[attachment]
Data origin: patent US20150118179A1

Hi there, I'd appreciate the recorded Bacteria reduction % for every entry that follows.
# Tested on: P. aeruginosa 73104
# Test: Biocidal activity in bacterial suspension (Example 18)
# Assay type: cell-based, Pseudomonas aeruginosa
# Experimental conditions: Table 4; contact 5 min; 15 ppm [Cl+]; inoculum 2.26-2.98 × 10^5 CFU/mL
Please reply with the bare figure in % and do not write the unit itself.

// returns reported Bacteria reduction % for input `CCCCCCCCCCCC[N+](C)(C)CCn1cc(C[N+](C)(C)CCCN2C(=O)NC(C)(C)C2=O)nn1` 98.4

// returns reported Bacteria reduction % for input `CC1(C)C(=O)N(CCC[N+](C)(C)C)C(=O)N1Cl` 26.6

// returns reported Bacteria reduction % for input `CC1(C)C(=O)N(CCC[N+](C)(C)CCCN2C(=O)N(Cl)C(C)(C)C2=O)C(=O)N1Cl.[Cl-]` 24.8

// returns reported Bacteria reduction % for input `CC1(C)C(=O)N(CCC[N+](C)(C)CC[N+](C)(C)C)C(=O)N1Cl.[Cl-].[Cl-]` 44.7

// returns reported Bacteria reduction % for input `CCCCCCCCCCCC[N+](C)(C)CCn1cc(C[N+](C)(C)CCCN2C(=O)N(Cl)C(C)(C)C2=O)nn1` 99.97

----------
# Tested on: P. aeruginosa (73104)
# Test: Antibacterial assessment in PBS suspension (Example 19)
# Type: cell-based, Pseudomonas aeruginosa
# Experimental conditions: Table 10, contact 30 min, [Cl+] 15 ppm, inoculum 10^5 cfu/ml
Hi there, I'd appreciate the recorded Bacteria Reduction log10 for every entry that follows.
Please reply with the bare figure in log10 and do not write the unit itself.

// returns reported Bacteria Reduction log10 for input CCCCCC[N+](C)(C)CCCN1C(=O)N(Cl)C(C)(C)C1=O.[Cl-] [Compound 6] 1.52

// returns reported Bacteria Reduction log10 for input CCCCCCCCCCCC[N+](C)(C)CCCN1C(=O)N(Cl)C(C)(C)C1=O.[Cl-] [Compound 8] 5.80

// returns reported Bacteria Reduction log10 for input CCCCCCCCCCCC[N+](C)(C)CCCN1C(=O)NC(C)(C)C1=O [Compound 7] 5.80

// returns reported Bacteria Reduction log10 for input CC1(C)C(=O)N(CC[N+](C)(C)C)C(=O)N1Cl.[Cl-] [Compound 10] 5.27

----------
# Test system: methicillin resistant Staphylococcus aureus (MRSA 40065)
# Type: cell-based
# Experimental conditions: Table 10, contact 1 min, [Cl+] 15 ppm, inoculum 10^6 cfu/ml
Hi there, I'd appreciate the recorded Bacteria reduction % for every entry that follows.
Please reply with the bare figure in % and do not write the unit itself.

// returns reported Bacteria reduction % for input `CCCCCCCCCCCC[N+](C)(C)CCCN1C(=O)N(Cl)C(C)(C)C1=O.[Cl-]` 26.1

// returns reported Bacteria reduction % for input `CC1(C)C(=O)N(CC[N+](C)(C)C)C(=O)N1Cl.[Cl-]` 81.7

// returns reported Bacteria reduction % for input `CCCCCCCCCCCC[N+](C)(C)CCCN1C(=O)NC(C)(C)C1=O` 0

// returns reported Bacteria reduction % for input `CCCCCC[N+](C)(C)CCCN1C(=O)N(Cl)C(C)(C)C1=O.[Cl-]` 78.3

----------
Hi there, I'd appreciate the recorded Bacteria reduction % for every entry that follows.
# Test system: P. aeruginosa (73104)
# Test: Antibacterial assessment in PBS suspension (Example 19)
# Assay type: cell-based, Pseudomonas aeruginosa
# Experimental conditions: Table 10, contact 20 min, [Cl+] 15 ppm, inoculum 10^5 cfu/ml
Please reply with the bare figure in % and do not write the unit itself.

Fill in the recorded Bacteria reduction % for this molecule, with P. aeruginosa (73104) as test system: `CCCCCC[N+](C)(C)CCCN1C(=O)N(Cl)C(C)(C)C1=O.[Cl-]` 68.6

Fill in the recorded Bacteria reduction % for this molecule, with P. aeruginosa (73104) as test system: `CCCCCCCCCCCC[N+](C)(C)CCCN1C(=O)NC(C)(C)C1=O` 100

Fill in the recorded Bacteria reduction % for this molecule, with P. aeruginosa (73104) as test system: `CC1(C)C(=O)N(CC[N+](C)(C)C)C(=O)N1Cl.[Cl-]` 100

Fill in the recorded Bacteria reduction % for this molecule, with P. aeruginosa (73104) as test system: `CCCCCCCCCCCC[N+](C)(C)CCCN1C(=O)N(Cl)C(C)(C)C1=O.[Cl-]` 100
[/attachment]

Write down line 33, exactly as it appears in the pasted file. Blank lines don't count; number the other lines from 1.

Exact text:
// returns reported Bacteria reduction % for input `CCCCCC[N+](C)(C)CCCN1C(=O)N(Cl)C(C)(C)C1=O.[Cl-]` 78.3